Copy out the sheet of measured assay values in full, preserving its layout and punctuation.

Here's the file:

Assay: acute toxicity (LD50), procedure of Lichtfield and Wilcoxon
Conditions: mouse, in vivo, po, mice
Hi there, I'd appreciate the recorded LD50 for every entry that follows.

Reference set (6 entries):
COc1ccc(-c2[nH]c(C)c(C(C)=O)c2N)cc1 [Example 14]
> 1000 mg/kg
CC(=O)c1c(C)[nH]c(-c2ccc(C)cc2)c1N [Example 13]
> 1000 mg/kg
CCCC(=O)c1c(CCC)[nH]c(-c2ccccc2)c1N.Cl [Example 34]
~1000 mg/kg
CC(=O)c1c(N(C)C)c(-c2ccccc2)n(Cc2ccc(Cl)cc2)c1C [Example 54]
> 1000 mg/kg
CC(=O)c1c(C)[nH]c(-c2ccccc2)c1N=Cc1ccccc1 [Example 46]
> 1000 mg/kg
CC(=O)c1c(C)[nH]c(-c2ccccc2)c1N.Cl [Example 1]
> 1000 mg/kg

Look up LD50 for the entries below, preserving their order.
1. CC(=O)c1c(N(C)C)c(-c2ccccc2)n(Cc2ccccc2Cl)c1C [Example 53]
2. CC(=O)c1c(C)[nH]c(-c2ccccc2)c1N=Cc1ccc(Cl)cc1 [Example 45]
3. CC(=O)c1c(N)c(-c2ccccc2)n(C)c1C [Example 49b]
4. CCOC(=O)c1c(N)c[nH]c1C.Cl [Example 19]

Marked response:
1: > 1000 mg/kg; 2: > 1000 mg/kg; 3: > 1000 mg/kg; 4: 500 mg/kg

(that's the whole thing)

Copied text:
Assay: acute toxicity (LD50), procedure of Lichtfield and Wilcoxon
Conditions: mouse, in vivo, po, mice
Hi there, I'd appreciate the recorded LD50 for every entry that follows.

Reference set (6 entries):
COc1ccc(-c2[nH]c(C)c(C(C)=O)c2N)cc1 [Example 14]
> 1000 mg/kg
CC(=O)c1c(C)[nH]c(-c2ccc(C)cc2)c1N [Example 13]
> 1000 mg/kg
CCCC(=O)c1c(CCC)[nH]c(-c2ccccc2)c1N.Cl [Example 34]
~1000 mg/kg
CC(=O)c1c(N(C)C)c(-c2ccccc2)n(Cc2ccc(Cl)cc2)c1C [Example 54]
> 1000 mg/kg
CC(=O)c1c(C)[nH]c(-c2ccccc2)c1N=Cc1ccccc1 [Example 46]
> 1000 mg/kg
CC(=O)c1c(C)[nH]c(-c2ccccc2)c1N.Cl [Example 1]
> 1000 mg/kg

Look up LD50 for the entries below, preserving their order.
1. CC(=O)c1c(N(C)C)c(-c2ccccc2)n(Cc2ccccc2Cl)c1C [Example 53]
2. CC(=O)c1c(C)[nH]c(-c2ccccc2)c1N=Cc1ccc(Cl)cc1 [Example 45]
3. CC(=O)c1c(N)c(-c2ccccc2)n(C)c1C [Example 49b]
4. CCOC(=O)c1c(N)c[nH]c1C.Cl [Example 19]

Marked response:
1: > 1000 mg/kg; 2: > 1000 mg/kg; 3: > 1000 mg/kg; 4: 500 mg/kg